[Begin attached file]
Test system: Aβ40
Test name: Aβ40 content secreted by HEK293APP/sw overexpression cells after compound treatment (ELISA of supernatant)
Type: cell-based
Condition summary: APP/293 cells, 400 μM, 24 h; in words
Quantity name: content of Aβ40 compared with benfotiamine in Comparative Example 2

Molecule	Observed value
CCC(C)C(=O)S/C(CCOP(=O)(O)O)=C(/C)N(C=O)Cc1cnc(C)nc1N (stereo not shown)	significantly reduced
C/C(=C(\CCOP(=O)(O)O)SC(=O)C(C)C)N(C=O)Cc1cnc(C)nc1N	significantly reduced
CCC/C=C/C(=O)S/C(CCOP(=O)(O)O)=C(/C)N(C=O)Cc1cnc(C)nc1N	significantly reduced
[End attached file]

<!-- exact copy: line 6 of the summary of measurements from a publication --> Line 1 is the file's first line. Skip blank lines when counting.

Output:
Molecule	Observed value